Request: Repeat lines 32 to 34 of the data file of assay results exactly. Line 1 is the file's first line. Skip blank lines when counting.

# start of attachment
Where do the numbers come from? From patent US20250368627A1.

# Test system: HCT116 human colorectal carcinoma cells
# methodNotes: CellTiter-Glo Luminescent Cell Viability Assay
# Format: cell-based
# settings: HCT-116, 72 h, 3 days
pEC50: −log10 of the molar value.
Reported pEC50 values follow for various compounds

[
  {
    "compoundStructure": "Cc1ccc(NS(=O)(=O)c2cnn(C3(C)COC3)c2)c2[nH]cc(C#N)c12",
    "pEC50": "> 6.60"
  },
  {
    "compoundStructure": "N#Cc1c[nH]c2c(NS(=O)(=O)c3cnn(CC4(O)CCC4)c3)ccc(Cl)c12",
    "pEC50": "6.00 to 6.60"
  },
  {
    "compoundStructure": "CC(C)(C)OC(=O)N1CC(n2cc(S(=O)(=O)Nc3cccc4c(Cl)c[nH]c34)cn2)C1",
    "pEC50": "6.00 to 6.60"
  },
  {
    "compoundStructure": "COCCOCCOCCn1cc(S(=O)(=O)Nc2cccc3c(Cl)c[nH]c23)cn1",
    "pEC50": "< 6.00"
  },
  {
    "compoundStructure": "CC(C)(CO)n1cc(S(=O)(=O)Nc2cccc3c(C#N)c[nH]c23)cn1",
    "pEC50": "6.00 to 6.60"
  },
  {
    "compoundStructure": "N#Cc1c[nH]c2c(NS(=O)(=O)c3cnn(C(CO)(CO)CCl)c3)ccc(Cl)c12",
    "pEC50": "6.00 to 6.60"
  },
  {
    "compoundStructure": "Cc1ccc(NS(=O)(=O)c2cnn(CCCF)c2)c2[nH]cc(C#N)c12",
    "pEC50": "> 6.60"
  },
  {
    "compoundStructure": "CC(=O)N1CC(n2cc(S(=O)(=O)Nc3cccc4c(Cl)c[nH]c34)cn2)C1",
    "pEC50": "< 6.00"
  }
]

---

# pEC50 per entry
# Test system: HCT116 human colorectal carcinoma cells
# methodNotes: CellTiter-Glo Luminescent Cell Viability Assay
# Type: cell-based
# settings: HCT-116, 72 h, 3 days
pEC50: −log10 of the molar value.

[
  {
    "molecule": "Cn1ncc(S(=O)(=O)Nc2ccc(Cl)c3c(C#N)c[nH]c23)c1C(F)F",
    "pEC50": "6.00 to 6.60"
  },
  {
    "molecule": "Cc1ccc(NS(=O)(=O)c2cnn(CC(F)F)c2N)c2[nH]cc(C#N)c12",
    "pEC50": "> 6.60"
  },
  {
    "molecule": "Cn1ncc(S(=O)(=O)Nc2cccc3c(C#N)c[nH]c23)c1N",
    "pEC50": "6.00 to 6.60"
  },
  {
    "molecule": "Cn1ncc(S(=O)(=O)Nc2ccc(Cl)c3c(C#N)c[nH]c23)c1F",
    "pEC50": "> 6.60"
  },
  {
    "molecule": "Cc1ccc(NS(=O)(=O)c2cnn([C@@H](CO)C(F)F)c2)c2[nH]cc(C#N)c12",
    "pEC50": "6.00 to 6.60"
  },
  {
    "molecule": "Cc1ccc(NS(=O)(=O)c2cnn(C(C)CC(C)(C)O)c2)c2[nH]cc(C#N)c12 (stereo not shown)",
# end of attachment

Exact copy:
  },
  {
    "compoundStructure": "Cc1ccc(NS(=O)(=O)c2cnn(CCCF)c2)c2[nH]cc(C#N)c12",